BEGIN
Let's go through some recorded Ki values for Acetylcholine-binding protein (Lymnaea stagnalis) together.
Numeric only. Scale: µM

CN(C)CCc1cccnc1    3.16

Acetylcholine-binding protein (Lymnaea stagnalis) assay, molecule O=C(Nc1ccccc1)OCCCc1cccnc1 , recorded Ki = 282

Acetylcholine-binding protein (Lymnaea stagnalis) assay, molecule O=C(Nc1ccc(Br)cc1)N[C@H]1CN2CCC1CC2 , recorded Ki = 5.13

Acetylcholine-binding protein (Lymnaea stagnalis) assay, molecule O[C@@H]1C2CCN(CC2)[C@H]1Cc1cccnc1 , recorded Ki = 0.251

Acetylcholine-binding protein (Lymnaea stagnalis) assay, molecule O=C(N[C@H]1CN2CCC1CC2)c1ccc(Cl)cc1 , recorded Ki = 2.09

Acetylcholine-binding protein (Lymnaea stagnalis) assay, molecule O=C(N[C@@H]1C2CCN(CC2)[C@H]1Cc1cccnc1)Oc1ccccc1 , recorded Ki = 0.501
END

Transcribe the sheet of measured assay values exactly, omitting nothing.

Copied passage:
Let's go through some recorded Ki values for Acetylcholine-binding protein (Lymnaea stagnalis) together.
Numeric only. Scale: µM

CN(C)CCc1cccnc1    3.16

Acetylcholine-binding protein (Lymnaea stagnalis) assay, molecule O=C(Nc1ccccc1)OCCCc1cccnc1 , recorded Ki = 282

Acetylcholine-binding protein (Lymnaea stagnalis) assay, molecule O=C(Nc1ccc(Br)cc1)N[C@H]1CN2CCC1CC2 , recorded Ki = 5.13

Acetylcholine-binding protein (Lymnaea stagnalis) assay, molecule O[C@@H]1C2CCN(CC2)[C@H]1Cc1cccnc1 , recorded Ki = 0.251

Acetylcholine-binding protein (Lymnaea stagnalis) assay, molecule O=C(N[C@H]1CN2CCC1CC2)c1ccc(Cl)cc1 , recorded Ki = 2.09

Acetylcholine-binding protein (Lymnaea stagnalis) assay, molecule O=C(N[C@@H]1C2CCN(CC2)[C@H]1Cc1cccnc1)Oc1ccccc1 , recorded Ki = 0.501